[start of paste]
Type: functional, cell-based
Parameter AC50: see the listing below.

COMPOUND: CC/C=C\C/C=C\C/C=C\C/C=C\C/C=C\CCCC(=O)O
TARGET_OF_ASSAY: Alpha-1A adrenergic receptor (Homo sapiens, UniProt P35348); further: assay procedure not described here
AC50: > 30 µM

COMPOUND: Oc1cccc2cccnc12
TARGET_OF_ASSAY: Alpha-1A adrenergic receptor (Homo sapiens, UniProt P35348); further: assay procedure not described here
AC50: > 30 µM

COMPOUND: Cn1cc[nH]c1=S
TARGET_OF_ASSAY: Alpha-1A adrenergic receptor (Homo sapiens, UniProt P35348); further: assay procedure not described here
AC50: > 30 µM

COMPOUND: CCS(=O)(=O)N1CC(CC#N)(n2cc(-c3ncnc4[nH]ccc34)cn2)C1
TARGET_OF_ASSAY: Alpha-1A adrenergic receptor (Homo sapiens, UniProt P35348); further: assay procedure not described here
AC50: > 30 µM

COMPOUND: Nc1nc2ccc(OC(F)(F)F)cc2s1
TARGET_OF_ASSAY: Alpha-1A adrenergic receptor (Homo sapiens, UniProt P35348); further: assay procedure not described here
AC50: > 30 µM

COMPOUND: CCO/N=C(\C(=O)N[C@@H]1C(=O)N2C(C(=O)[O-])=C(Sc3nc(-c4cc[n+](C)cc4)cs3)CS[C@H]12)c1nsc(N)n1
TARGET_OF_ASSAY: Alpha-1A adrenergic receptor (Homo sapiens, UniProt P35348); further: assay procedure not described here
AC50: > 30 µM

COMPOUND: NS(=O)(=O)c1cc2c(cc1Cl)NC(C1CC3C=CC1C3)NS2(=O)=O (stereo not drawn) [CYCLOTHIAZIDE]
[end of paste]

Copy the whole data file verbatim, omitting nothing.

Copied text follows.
Type: functional, cell-based
Parameter AC50: see the listing below.

COMPOUND: CC/C=C\C/C=C\C/C=C\C/C=C\C/C=C\CCCC(=O)O
TARGET_OF_ASSAY: Alpha-1A adrenergic receptor (Homo sapiens, UniProt P35348); further: assay procedure not described here
AC50: > 30 µM

COMPOUND: Oc1cccc2cccnc12
TARGET_OF_ASSAY: Alpha-1A adrenergic receptor (Homo sapiens, UniProt P35348); further: assay procedure not described here
AC50: > 30 µM

COMPOUND: Cn1cc[nH]c1=S
TARGET_OF_ASSAY: Alpha-1A adrenergic receptor (Homo sapiens, UniProt P35348); further: assay procedure not described here
AC50: > 30 µM

COMPOUND: CCS(=O)(=O)N1CC(CC#N)(n2cc(-c3ncnc4[nH]ccc34)cn2)C1
TARGET_OF_ASSAY: Alpha-1A adrenergic receptor (Homo sapiens, UniProt P35348); further: assay procedure not described here
AC50: > 30 µM

COMPOUND: Nc1nc2ccc(OC(F)(F)F)cc2s1
TARGET_OF_ASSAY: Alpha-1A adrenergic receptor (Homo sapiens, UniProt P35348); further: assay procedure not described here
AC50: > 30 µM

COMPOUND: CCO/N=C(\C(=O)N[C@@H]1C(=O)N2C(C(=O)[O-])=C(Sc3nc(-c4cc[n+](C)cc4)cs3)CS[C@H]12)c1nsc(N)n1
TARGET_OF_ASSAY: Alpha-1A adrenergic receptor (Homo sapiens, UniProt P35348); further: assay procedure not described here
AC50: > 30 µM

COMPOUND: NS(=O)(=O)c1cc2c(cc1Cl)NC(C1CC3C=CC1C3)NS2(=O)=O (stereo not drawn) [CYCLOTHIAZIDE]